Saturday, December 03, 2005

No strings attached

Unlike many women my age, I had extensive experience caring for children long before I had my own two little ones. As the oldest of ten, I had plenty of opportunity to learn. So sometimes I find myself referring to "how it was done back in the day," even though I am really not that old. But somewhere between helping with my siblings in the 80s and having my own in the early 2000s, things have changed. Now we care about child safety! Those crazy parents of yesteryear had no common sense! Didn't they know about all of the dangers out there? Didn't they love their children? There are many examples of this, but for now I will focus on one of my pet peeves: strings.

Back when my mother was raising us, there were some simple devices for keeping children warm - drawstrings. Children's jacket hoods had them. Just try and find a baby or toddler jacket with one now. I haven't seen any in stores. Now you can't keep your child's head warm, as those hoods will not stay on.

Little baby nightgowns had drawstrings in the bottom. How I loved cinching those little baby feet in all snug and warm. You could completely close the bottom, but yet so easily open it for diaper changes. Now manufacturers just put a lame elastic in the bottom, which does nothing! I would like to know what three week old baby is going to pull out the string and strangle themselves with it. We have become a society full of irrational fears.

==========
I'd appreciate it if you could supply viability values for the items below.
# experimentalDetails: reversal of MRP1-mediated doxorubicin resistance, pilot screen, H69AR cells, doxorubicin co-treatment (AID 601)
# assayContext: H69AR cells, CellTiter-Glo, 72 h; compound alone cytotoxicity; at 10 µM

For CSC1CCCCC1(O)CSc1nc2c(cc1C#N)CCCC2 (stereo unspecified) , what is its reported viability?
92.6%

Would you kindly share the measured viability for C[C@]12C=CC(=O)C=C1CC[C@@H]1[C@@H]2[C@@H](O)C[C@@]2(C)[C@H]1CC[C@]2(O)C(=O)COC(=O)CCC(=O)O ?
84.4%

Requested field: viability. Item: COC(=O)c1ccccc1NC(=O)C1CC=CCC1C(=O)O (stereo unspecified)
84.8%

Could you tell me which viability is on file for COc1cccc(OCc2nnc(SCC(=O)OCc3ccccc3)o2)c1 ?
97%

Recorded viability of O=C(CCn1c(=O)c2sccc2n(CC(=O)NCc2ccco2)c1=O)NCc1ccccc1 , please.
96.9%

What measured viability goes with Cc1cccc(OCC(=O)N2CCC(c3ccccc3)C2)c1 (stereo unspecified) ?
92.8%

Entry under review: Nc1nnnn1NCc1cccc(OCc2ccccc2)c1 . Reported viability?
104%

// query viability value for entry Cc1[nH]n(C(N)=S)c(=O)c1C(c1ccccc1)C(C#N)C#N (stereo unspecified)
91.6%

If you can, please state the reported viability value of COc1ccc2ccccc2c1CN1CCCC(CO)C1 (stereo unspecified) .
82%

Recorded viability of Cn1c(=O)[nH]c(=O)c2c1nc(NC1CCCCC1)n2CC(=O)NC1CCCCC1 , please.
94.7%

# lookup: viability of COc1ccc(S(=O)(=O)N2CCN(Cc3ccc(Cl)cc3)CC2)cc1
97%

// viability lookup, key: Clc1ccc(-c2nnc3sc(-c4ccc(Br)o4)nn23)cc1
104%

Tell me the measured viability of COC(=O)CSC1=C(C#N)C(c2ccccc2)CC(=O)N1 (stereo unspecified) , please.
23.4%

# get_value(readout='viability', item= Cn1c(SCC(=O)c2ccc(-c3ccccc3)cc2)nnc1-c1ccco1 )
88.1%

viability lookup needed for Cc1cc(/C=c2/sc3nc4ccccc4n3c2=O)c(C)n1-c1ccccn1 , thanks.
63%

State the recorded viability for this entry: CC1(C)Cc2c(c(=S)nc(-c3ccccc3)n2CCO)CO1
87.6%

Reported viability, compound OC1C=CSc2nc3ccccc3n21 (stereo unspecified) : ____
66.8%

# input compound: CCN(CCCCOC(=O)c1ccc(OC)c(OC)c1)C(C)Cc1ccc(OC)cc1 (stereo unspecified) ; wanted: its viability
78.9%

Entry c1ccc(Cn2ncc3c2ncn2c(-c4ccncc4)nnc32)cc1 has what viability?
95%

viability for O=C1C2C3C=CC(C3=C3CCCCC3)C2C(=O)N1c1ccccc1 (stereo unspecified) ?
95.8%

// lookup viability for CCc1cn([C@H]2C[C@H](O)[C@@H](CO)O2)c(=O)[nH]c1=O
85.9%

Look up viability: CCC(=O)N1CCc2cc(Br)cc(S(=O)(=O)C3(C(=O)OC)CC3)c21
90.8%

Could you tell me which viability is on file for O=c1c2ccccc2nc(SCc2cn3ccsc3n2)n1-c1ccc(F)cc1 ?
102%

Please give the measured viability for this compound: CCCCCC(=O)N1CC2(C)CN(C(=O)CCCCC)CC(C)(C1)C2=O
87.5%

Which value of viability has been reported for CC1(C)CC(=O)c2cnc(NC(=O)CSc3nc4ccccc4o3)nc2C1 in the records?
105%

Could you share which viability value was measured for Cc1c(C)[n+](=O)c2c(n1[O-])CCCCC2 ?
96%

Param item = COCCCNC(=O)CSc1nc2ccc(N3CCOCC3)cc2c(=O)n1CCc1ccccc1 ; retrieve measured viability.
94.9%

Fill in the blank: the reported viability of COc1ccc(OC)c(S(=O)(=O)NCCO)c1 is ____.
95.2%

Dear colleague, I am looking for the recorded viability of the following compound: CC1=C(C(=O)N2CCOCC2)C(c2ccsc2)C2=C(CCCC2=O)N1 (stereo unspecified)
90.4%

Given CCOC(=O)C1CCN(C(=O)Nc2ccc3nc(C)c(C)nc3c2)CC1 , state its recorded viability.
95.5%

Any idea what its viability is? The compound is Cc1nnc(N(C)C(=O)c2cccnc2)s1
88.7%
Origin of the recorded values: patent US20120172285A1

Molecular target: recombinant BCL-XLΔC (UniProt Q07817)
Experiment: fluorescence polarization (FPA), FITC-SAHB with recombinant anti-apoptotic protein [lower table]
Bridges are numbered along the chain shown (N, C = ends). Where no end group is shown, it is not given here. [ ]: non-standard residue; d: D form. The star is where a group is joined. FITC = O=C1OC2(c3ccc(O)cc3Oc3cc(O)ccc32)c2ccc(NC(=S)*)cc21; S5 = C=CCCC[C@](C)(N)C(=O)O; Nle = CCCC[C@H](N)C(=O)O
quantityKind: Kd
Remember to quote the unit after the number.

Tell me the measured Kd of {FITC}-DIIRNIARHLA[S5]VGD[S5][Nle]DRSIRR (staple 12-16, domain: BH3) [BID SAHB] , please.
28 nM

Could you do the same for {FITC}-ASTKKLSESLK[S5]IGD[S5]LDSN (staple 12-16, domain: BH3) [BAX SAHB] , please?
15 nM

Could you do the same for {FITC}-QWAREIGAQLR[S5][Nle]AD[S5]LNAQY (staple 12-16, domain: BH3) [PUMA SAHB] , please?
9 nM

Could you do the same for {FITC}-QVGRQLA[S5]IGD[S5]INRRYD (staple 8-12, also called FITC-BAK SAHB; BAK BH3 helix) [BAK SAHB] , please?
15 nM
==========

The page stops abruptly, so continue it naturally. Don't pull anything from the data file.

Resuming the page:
Lastly, in the old days, a child's mittens were joined by a long piece of yarn or string. That string ran through the sleeves and back of the coat, and the mittens hung out the ends of the sleeves. No more lost mittens. A kid could take them on and off without losing them. They were always where they needed to be. This one, I admit, is slightly more hazardous than the others. But, by golly, I bought my daughter some new pink mittens today, and I am going to get some yarn and string them together! So there!

So in order to protect our kids from a neglible danger, we have made it harder to keep them warm. What ever happened to common sense?

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